We may all have been underestimating the importance of the simple cork. The cork bark made to use traditional corks used in wine bottles comes from cork trees. Cork trees grow in cork forests that thrive with biodiversity, and they're not cut down to harvest the cork bark. Instead, the cork bark is gathered by hand, and the cork trees are unharmed.
I've long seen eco-friendly products and flooring made out of cork bark. However, I didn't understand know how significant its impact was on the forests it grows in until Fredrik Stenvinkel, the CEO and founder of the Swedish company 15:21 that sells phone cases made from cork bark, explained it to me. So I asked Fredrik to explain why cork bark is an eco-friendly material and why products made from cork bark help keep cork tree forests from being cut down. My Q&A with Fredrik is below.
Cork is made by stripping the bark of the cork oak - which regenerates naturally within nine years.
90% of the corks are harvested in the rural parts of Portugal.
The vast cork forests of Portugal are teeming with life (second only to the Amazon rain forests in terms of biodiversity). The cork oaks are working as natural defenders from forest fires and as a protective barrier against fire and heat. This protection extends to the forest itself and the animals within it. In fact, the scientific name for this species of tree is pyrophytes – literally meaning “fire plants”.
Cork is gathered by removing the bark (always by hand to avoid any damage to the actual tree). Cork grows au natural and with zero input: no pesticides, no artificial application of water or pruning. It’s a labor of love and patience as it takes roughly 25 years for a cork oak to deliver its first harvest and it is mandatory by Portugal law to leave oaks while regenerating. This means that demand serves as a natural preserver for a huge area containing Portugal’s vast cork forests. With an increased demand for cork, more trees are planted and the forests are protected and nourished.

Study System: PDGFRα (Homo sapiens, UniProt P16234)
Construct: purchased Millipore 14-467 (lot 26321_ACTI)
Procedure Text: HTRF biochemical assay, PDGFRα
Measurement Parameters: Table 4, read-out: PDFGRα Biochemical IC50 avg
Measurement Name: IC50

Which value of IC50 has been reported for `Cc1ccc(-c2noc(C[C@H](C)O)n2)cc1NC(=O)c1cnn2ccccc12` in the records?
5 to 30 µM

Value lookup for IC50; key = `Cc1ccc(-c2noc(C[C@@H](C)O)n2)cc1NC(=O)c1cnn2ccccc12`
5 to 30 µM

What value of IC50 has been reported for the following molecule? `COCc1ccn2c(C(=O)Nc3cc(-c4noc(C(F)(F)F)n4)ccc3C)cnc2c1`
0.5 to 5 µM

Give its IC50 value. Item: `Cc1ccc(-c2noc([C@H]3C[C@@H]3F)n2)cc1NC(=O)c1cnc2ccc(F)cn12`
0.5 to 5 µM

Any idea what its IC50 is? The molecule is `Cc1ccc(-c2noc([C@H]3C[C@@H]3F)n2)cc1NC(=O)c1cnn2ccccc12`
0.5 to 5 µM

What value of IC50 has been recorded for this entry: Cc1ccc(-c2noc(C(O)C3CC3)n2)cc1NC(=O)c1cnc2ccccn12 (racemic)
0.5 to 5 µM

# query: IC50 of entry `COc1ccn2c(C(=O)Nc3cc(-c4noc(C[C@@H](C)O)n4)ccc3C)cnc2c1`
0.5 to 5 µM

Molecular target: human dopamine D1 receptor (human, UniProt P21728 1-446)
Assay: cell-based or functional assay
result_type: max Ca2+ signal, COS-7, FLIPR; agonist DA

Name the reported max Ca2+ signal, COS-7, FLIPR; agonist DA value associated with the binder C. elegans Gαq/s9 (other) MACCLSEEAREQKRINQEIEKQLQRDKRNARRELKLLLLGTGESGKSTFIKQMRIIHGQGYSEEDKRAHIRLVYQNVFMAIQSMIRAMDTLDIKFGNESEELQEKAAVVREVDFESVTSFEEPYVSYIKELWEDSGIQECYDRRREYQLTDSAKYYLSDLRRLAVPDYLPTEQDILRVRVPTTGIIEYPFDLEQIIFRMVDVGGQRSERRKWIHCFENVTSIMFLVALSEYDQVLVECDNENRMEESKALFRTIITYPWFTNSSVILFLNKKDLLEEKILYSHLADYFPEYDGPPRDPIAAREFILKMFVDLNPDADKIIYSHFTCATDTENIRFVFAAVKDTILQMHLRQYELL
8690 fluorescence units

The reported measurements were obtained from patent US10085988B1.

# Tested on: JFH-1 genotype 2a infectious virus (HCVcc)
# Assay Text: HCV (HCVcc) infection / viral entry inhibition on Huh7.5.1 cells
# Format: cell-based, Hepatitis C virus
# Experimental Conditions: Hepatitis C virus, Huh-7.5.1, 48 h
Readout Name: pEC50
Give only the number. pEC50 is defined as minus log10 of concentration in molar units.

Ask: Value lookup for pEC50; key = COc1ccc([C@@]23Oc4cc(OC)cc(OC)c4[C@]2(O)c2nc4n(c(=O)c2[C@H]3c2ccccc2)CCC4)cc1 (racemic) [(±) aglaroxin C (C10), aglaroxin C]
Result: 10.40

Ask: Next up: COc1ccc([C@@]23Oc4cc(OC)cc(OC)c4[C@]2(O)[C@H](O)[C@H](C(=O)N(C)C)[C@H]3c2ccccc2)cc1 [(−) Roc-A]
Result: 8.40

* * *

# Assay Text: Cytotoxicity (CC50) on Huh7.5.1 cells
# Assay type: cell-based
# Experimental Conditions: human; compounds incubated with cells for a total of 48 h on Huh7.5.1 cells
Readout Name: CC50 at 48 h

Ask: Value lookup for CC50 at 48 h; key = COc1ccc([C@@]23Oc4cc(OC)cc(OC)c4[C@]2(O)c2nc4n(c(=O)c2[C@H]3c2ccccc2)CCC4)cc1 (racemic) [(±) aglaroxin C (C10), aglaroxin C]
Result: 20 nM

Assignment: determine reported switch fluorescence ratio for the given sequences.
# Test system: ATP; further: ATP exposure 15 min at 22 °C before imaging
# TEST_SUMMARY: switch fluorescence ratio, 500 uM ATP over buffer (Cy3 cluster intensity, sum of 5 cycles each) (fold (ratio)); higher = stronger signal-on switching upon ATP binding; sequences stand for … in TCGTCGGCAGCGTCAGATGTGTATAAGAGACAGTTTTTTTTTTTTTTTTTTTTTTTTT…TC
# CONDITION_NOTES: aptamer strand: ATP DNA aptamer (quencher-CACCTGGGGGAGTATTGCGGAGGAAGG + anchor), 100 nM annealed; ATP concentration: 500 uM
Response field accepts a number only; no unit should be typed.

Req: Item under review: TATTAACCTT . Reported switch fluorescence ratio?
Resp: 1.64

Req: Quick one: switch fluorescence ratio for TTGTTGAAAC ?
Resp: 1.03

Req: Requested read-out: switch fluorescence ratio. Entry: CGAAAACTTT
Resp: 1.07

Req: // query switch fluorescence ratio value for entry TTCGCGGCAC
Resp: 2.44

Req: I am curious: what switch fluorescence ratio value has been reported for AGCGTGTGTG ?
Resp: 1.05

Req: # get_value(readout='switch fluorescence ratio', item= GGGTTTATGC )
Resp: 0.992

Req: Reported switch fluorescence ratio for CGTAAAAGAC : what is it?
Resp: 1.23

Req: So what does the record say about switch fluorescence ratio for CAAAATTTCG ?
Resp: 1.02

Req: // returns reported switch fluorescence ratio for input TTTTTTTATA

The production of cork is the only sustainable forestry around. Increased production leads to more trees planted and a protected and nourished and protected forest.
For one simple reason - the more cork that is being produced, the better it is for the environment.
With the introduction of plastic “corks” and metal screw caps in the bottle industry, the demand for natural cork has seen a decline. The reduction in demand has resulted in tragic deforestation of the Portuguese cork forest, as industries look to other crops with higher economic returns. This is bad news for the great variety of life making up the vibrant ecosystems around the cork forests and the people living in the area.
We all know trees store carbon, but this is the cork oak's superpower. A harvested oak captures up to five times more CO2 while regenerating and this has accumulated in great effect.
Here’s a “did you know?” for your next cocktail party: It is estimated that Portugal’s cork industry annually absorbs 4.8 million tonnes of CO2 - equivalent to 5% of Portugal's total carbon dioxide emissions.
By purchasing cork accessories, you support the cork industry and help fill the gap in demand created by the plastic cork and metal screw cap! Also, let’s not forget that cork bark is natural, recyclable, decomposes naturally, and comes from a sustainable source without cutting one single tree. So, pop a cork and save the forest!
We are on a mission to create new commercial products using cork bark in order to restore the demand for this truly sustainable material. The concept behind 15:21 is about combining Scandinavian simplicity with nature’s own aesthetics, great, practical functionality, and a production method that actually gives back to nature, instead of exploiting it.
Now that you understand why cork bark is such a great material, it's time to start buying more products made with cork bark!